EDMONTON -- It was a moment goaltender Scott Wedgewood won't soon forget.
Standing at Team Canada's blueline after recording a 26-save shutout over the Czech Republic and listening to the partisan crowd of 16,417 packed into Rexall Place chanting his name.
"It was pretty surreal," said the 19-year-old after Canada's 5-0 win over the Czechs. "I looked at my parents and my brothers, I knew where they were sitting in the end (of the rink) and it was something they'll probably remember as much as I will. On a stage like this, it's something I'll have to take a step back from and think about. It was pretty sweet.
"I don't think something like that will happen too many times in my career, so I enjoyed it."
Coming into Canada's camp, Wedgewood, who plays for the Ontario Hockey League's Plymouth Whalers, made it known that he wasn't going to be content sitting on the bench and serving as incumbent goalie Mark Visentin's backup. Visentin – one of four returnees from the 2011 silver-winning squad – was in net for Canada for their 8-1 win over Finland during the tournament opener on Monday night. The crowd in Edmonton, however, likely remembers Visentin for his role the third period collapse in which Russia scored five unanswered goals that cost Team Canada the gold medal last year in Buffalo, N.Y.
"I think I've done the best I can since coming here," said Wedgewood, a third-round pick of the New Jersey Devils. "This is probably the best hockey I'm playing of my career so far. I like to play under pressure because it kind of makes it that much better, but to stay calm in front of a crowd like that was hard at times. It was definitely something special – to start in a tournament like this, it was important for me, but more important was the team winning."
Head coach Don Hay said he would not name his starter for Thursday's game against Denmark. The Danes are one of the weaker teams in the tournament having already lost by scores of 11-3 to the U.S. and 7-0 to the Czech Republic. And while Hay declared prior to the start of the tournament that Visentin would be the team's starter, it's clear Wedgewood is making his own strong case for the position.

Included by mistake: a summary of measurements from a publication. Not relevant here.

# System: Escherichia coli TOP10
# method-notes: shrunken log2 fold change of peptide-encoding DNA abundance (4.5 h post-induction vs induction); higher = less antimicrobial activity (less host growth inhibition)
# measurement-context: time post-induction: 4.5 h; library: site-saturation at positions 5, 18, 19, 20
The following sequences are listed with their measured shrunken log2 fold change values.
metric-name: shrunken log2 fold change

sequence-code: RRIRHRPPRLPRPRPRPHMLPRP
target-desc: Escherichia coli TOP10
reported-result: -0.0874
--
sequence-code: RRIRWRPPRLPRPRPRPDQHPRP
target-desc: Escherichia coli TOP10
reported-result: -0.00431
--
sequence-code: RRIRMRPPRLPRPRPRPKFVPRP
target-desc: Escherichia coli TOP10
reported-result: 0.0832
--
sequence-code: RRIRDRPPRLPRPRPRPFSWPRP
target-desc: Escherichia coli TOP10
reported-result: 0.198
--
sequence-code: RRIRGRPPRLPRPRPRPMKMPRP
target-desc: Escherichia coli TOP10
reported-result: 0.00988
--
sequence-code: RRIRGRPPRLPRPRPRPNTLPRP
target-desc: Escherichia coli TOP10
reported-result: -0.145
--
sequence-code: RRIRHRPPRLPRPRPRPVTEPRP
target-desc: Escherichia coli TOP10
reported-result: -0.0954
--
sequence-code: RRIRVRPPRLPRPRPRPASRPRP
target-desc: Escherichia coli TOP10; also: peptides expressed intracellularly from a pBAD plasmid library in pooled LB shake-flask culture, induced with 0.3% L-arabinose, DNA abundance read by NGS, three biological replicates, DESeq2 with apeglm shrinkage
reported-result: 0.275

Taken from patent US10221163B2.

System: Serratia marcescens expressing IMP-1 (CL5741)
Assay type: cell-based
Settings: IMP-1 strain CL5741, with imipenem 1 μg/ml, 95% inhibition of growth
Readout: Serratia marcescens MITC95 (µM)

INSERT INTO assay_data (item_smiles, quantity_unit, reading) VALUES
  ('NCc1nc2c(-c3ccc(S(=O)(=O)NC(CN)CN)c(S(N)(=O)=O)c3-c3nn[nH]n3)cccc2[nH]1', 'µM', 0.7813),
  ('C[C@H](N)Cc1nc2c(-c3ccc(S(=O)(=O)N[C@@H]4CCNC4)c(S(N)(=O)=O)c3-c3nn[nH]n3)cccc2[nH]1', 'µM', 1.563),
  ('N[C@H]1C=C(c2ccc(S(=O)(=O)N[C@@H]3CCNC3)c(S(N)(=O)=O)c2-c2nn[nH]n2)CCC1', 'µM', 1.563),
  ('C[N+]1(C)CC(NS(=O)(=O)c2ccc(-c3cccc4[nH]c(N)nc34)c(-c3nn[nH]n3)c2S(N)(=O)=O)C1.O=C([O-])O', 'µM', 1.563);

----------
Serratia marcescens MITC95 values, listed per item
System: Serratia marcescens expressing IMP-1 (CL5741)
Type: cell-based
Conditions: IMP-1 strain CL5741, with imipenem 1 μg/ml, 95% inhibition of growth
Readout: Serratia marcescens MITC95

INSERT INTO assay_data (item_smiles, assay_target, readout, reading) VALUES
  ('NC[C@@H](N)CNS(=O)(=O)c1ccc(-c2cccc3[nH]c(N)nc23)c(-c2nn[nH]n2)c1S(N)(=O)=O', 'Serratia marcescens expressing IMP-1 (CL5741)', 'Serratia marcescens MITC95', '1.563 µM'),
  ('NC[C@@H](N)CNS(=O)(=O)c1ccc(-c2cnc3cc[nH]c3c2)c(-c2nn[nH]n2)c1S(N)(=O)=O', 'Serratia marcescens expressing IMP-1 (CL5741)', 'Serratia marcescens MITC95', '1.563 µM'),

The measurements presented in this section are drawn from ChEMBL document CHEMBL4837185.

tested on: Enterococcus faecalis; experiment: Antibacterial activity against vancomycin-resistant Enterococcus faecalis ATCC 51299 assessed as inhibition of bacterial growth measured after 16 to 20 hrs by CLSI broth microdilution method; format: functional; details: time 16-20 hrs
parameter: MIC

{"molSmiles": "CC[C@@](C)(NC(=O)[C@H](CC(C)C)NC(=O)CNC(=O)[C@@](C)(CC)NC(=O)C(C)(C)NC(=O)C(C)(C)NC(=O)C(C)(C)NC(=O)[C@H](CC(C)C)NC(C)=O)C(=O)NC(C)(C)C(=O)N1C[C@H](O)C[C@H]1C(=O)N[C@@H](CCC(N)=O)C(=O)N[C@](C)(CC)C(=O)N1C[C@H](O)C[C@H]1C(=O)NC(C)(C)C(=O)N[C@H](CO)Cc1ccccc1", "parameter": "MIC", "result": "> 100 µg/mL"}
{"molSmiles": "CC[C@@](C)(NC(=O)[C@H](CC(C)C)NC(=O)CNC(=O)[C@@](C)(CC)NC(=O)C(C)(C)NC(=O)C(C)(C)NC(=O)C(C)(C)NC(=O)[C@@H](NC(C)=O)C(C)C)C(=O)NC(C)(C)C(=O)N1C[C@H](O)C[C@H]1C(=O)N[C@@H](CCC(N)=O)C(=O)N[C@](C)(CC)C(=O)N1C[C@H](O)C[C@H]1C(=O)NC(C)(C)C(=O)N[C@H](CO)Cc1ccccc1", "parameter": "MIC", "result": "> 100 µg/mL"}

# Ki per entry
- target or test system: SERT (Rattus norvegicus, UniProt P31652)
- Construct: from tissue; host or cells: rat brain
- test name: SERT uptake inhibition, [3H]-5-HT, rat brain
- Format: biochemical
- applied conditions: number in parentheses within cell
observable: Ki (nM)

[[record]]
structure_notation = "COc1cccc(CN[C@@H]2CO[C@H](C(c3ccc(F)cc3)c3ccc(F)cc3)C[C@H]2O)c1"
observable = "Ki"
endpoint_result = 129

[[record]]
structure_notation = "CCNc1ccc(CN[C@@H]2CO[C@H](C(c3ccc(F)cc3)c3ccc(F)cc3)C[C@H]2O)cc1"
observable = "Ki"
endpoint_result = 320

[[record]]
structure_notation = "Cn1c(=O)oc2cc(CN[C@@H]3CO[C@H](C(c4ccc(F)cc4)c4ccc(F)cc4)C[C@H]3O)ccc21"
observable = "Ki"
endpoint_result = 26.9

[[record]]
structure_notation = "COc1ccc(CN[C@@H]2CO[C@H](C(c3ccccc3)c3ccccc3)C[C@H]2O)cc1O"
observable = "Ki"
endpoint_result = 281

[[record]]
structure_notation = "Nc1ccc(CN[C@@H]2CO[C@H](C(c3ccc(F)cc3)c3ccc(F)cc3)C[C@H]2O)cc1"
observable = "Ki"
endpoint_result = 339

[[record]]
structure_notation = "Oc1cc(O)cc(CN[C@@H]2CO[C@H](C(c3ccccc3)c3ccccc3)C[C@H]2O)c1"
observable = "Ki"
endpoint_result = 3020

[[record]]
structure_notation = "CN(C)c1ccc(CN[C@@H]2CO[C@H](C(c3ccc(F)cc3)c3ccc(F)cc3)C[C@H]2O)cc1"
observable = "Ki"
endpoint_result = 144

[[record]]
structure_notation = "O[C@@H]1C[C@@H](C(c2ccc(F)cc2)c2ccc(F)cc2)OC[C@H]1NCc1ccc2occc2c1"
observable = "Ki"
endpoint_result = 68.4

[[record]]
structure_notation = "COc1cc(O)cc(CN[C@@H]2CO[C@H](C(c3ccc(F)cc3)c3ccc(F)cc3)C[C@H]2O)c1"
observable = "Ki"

"I thought Scott played very well. I can see why the fans would be excited for him," said Hay of the crowd support for Wedgewood. "I feel both our goalies played well in their two starts. Where I'm going with it, you'll have to come to the game (on Thursday) and find out because I'm not going to tell anybody."
Make no mistake, the Czech side put up a good fight through the first period holding Team Canada to a single goal thanks to some strong goaltending from Ottawa 67's star Petr Mrazek. With 38 seconds remaining in the first frame, Canada's leading goal-scorer Mark Stone was awarded a penalty shot after Czech defenceman Jiri Riha fell on the puck in Mrazek's crease. But the Czech netminder stood his ground and denied the Western Hockey League's leading scorer when he tried to make one too many moves.
"I knew he would try the five-hole because he came from the other side and he was right-handed," said Mrazek. "I knew he would try the five-hole."
On the other end of the ice, Wedgewood watched as Mrazek made save after save before Ryan Strome scored to pad Canada's lead. It was Wedgewood, however, that picked up an assist for setting up the play by finding an open Freddie Hamiton. Hamiton's initial attempt was stopped by Mrazek, but the Niagara IceDogs forward was able to find his OHL teammate Strome who buried the puck for a power-play goal to make it 2-0.
"Their defender dropped out of the play and Freddie (Hamilton) jumped up and I saw him open so I made that executive call to throw it up there and Strome made a great play to finish that off," said Wedgewood.
Hamilton said the pass from the netminder was so crisp, it caught him a little off guard.
"I wasn't really expecting him to throw that up there," said Hamilton. "It was right on the tape and (he) just sent me in there so it was a really nice play."
Wedgewood also has two assists in the OHL this season in 21 games with Plymouth.
"It was something pretty cool to get a point," he said. "I was joking with (Canadian defenceman Jamie) Oleksiak that I have more points than him. He actually said it, but now I won't let him live it down. It was pretty funny."
Since Wedgewood started his hockey career out as a defenceman during his minor hockey days in Brampton, he joked with reporters after the game that he's still got the skills to make the outlet pass.
"I'm a righty as a player though, so I don't know how I would have done with a left-handed stick," said Wedgewood, who decided to become a goaltender full-time at age 11 after going back and forth between the two positions. "I guess I can still make a play or two."